Global prisoner’s dilemma will determine electricity prices

For those whose livelihood is impacted by electricity prices and who have a bit of spare time on their hands this Easter, it might pay to spend a couple of hours watching the movie “A Beautiful Mind”.

The film is about the life of mathematician and Nobel Laureate John Nash who pioneered the study of game theory, which at its simplest is a way of calculating the likelihood of different decisions and outcomes in negotiations and social situations.

Game theory, as it tuns out, is particularly relevant to tonight’s virtual meeting of most of the world’s oil producing nations. They will consider whether and by how much they will cut oil production and recover the price of oil. This will flow on to the price of gas, and in turn the price of electricity in the National Electricity Market.

Gas is so influential to Australian electricity prices because gas fired peaking power stations are the marginal cost generators, and how they bid into the market mostly sets the spot price. Gas peakers buy gas on the spot market, and so will always bid to cover their fuel costs. High gas prices means they have to bid higher and wholesale electricity prices increase. Cheap gas prices mean they bid lower, which means lower wholesale prices.

VWA quarterly average NEM electricity prices and spot gas prices

Wholesale electricity prices have halved since the start of the year following a combination of factors like easing demand and increasing renewables generation. But the overwhelming factor to push electricity prices lower has been the sharp drop in spot gas prices.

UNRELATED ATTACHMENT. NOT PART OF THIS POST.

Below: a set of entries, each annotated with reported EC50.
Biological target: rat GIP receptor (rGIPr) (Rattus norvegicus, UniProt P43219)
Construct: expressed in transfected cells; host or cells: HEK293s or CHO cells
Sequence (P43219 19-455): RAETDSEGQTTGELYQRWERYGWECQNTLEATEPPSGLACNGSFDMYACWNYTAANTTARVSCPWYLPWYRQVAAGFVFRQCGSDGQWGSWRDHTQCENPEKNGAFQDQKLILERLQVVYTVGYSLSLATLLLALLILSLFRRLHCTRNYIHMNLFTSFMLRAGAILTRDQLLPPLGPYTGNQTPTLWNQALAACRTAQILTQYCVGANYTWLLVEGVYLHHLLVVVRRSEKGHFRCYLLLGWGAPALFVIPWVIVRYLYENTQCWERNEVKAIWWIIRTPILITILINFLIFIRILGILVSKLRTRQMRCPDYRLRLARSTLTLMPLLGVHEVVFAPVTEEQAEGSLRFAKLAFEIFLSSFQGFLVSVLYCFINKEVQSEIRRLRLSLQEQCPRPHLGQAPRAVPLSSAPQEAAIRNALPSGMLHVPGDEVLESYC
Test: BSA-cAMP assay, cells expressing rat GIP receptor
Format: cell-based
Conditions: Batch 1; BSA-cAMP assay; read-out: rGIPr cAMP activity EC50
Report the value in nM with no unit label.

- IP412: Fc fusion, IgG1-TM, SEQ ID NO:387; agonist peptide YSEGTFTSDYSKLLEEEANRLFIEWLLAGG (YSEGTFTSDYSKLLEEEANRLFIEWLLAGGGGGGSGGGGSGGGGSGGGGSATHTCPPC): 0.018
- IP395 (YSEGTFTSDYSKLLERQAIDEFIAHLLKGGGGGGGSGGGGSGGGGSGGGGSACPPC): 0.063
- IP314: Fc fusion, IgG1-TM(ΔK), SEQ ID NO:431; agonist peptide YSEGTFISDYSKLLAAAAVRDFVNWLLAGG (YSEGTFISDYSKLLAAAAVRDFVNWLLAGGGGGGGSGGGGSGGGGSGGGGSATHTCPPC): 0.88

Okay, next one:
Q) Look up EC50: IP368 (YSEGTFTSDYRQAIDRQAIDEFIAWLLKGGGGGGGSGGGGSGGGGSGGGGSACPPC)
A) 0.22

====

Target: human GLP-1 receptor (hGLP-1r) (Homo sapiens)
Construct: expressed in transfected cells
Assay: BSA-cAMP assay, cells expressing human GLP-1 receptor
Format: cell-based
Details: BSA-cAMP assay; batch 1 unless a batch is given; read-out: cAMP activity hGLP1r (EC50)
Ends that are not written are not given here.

The negotiations at the OPEC++ meeting tonight (that’s OPEC plus Russia, plus Norway, Brazil and Canada) bear a remarkable similarity to the Prisoner’s Dilemma, a basic game theory scenario which considers how two prisoners negotiating for their own freedom are more likely to not co-operate, even if it is in their own interests to do so.

Last time OPEC+ met, Russia and Saudi Arabia decided to ramp up production, just as global demand was falling (by around 30 per cent so far) as a result of the lockdowns and constrained commercial activity in response to the COVID-19 pandemic.

This was seen as a deliberate, strategic attempt by the second and third largest oil producing nations to use the pandemic to crush oil prices long enough to cripple output by their major rivals, in particular by sending higher cost, high debt US shale oil competitors broke.

The problem with this strategy is it hurts their own revenues too, particularly if prices fall as low as they have (below USD$30 a barrel). To sustain this strategy prices need to be held high enough to minimise self-harm, but low enough to hurt rival oil producers.

In the manoeuvring ahead of tonight’s meeting, Russia has signalled it is willing to to cut production, but only if US oil producers cut production too.¬†Smaller oil producers like Algeria face severe economic problems if the low oil prices continue, and are trying to encourage both the meeting to take place and agreement on production costs.

Smaller producers can’t stop the larger nations from overproducing. Russia wants to use the crisis to curtail US production, whether by negotiation now or financial harm later. The US is now the world’s biggest oil producer and, to date, been reluctant to meet with OPEC let alone cut production deals with them.

Like the Prisoner’s Dilemma game, even if the best interests of all the participants are served by co-operation, that doesn’t mean they are going to agree.

The impact on the wholesale price and investment in the NEM will continue to be impacted by these negotiations regardless of the outcome of tonight’s meeting.